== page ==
Introduction: Aliens APC - Radio Controlled
“Independently targetting particle-beam phalanx. Whap! Fry half a city with this puppy. We got tactical smart-missiles, phased-plasma pulse-rifles, RPG's. We got sonic eee-lectronic ballbreakers, we got nukes, we got knives...sharp sticks…”
You know the rest and everybody loves the scene where the top turret rotates and drops to the back. The APC from the film Aliens doesn't appear often enough and it's a shame we don't get to see the vehicle's weapons in action. This is a project I'd been trying to do for years and this was my second attempt. It was originally intended for a model in a month idea, but life had other ideas so I had to put it on hold. It was built over 4 months in 2003, during which time I lost my workshop and had to settle for a kitchen instead!
Like most scratchbuilds certain parts dictate the scale of the model and for this it was the wheels, which I obtained whilst in a hardware store in Norway. The scale became roughly 1/11 and it really suits the vehicle, not too small and just right for turning into a radio-controlled toy. I'd already bought the 1/35 Halcyon version and used that as my template, along with drawings and photos obtained from the film and the internet.
The majority of the vehicle is made from scrap wood, but plenty of wall filler was also used. The covers on the wheels come from CDs and the grill mesh I found in a hobby store in the embroidery section! Virtually everything has been tailor-made, including the front Gatling guns and the muzzles of the main turret. It was surprisingly quick to build the main structure, but the fine detailing like the rivets on the door and windshield took a while. Simon.
Step 1: Research!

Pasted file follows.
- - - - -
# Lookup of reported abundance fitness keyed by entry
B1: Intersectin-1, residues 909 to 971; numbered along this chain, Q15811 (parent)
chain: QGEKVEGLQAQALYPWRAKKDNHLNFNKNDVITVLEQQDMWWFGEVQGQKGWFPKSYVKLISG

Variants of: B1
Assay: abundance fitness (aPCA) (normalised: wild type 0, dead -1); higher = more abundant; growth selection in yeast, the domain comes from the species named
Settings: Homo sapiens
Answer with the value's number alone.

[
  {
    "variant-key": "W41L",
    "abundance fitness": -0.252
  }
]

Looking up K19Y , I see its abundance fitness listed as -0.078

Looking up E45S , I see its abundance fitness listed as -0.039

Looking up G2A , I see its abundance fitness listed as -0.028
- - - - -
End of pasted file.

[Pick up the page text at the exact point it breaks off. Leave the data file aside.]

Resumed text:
Most of my scratch-builds are bigger models based on smaller ones that you can buy in the shops. The 1/35 Halcyon model was pretty accurate and served as a template to help me draw the floorplan and side views, which went through a number of modifications. Years later I did buy a set of blueprints for the original film version and that would have saved a lot of time! Once I was happy I cut the floorplan out of the flap of an old writing desk.
Step 2: Building the Shell
The shell was surprisingly easy to build, even with a fairly basic scroll saw (the ones used to make jigsaws etc) and was cut from MDF (medium density fibre board). It's very easy to work with and seals well for painting purposes later on. The 1/35 model gives you a nice scale comparison.
A rolling chassis was essential, even though at this stage it was a very crude one.
Step 3: Filling in the Blanks
Once the top surfaces had been cut, it was time to fill in the gaps as it was impossible to cut and bend any inserts to fit. Although the Aliens APC looks like a simple flat surface, it has some complex areas to deal with and wall filler was used. In hindsight it's much better to use car body filler, more on why later.
More complex structures like the top turret can be made up using layers of MDF and once the basic shape is right, can be filled.
Step 4: Primed